Candy Professor

True Confections, by Katharine Weber

Laid up with a nasty head cold, I’ve been enjoying some me-time Candy Professor style, with a sack full of taffy from the Savannah Candy Kitchen and Katherine Weber’s latest novel, True Confections (2010, Shaye Aereheart Books).

This novel is a fun splurge, sort of CandyFreak meets An Arsonists Guide to Writers’ Homes in New England. Alice Tatnall Ziplinsky, admittedly unreliable narrator, seeks absolution for her role, if any, in the series of accidents, disputes, and disasters that seem to trail after her. Alice marries into the Ziplinsky candy family at the story’s outset, and the novel follows her rise from the factory floor to the helm of the company. She’s no Ziplinsky, as her resentful mother-in-law never ceases to remind her, but she claims she is the only one in the family who truly loves and understands the candy business.

Whether Alice is the rightful possessor of the Ziplinsky fortune is one of the puzzles of the novel, which offers many mysteries and intriques along the way and kept me turning the pages. But for the candy crowd, the fun of the novel is really in the background and setting. Zip’s Candy is one of the great American candy makers, founded in 1924 by hard-scrabble immigrant Eli Czaplinsky. Weber has really done her candy history homework for this novel. Along the way, we hear about the family squabbles at Mars, the business canny of Milton Hershey, the rise of the candy bar in the 1930s, the mechanics of candy manufacture, the politics of cacao and sugar, and the transformations in the American candy business as smaller factories were bought up and consolidated into larger companies.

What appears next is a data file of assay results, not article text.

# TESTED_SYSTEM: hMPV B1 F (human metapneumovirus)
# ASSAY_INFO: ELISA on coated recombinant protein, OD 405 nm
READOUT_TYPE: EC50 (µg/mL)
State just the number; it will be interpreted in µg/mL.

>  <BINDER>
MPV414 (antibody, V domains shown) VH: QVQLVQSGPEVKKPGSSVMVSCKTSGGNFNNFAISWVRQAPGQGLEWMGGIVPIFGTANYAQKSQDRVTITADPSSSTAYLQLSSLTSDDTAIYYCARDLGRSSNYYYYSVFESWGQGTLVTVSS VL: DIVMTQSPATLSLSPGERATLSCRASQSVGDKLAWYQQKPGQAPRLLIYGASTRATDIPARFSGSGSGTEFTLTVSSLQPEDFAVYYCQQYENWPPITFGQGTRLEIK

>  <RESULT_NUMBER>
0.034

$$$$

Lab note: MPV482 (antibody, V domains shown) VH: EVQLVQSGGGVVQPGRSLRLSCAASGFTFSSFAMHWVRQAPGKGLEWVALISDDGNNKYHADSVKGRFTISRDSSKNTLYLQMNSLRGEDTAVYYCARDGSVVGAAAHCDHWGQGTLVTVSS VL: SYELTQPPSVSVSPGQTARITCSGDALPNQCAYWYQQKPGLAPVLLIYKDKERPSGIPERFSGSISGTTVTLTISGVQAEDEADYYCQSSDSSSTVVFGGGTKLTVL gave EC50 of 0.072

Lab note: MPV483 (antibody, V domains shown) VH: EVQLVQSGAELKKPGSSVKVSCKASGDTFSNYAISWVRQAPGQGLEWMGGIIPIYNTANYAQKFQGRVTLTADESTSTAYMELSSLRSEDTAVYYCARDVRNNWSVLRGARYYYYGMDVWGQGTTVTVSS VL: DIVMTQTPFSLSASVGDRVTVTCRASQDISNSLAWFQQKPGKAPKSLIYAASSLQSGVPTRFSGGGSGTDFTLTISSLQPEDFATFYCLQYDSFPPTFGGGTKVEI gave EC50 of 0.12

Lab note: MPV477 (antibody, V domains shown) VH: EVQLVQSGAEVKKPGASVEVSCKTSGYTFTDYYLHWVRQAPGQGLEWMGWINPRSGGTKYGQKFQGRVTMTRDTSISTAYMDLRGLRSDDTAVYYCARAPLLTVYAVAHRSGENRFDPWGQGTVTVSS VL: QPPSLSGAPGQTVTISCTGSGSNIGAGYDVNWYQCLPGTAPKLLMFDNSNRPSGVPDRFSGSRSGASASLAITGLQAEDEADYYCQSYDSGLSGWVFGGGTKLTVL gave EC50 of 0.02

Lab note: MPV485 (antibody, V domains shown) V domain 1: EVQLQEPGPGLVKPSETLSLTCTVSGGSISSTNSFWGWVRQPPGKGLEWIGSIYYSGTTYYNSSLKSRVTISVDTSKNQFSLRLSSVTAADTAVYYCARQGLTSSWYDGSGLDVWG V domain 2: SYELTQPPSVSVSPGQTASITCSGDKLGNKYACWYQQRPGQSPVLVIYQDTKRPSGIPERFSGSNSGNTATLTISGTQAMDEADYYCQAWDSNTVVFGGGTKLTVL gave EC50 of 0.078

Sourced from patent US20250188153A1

Zip’s Candy has been making the same candy since 1924. Alice has a lot to answer for, but she’s doing her best to bring new direction to the staid and static Zip’s Candy line. Zip’s Candy even has a website, where you can read about the history of the company and order Mumbo Jumbos, Tiger Melts, and Little Sammies (although they all seem to be unavailable at present). Weber is mercifully restrained in her recourse to hi-tech gadgetry and computer-mediated plot device, but the story is unmistakably one of our time. In Weber’s candy world as in ours, the candy blogs can make or break a new confection. All the candy bloggers will chuckle knowingly as Alice’s brilliant new product launch unravels in a fiasco that takes “white chocolate” to its logical but unfortunate conclusion.

And the website: a real find for candy nostalgists. Part of Alice Tatnall Ziplinsky’s new marketing push, one presumes. The highlight of the site is definitly the video clip of Frieda Ziplinsky’s 1958 television commercial for Little Sammies, complete with the “Say, Dat’s Tasty!” jingle. If you like the  jingle, record your own version and send it in, there’s a contest!

Although Alice is faithful to her Ziplinsky marriage, she does commit “therapist adultery.” And she admits to making appointments with three different dentists in rotation; each time she goes for a cleaning she is praised for her extraordinary dental hygiene. Things are not, dear reader, entirely as they seem. But whether it is real, or true, doesn’t matter in the end. What matters is that it tastes good. And it does: there’s a bit of candy on every page of this fun novel.

Jincy Willet, “A Passion for Candy,” New York Times Book Review, Jan 14, 2010

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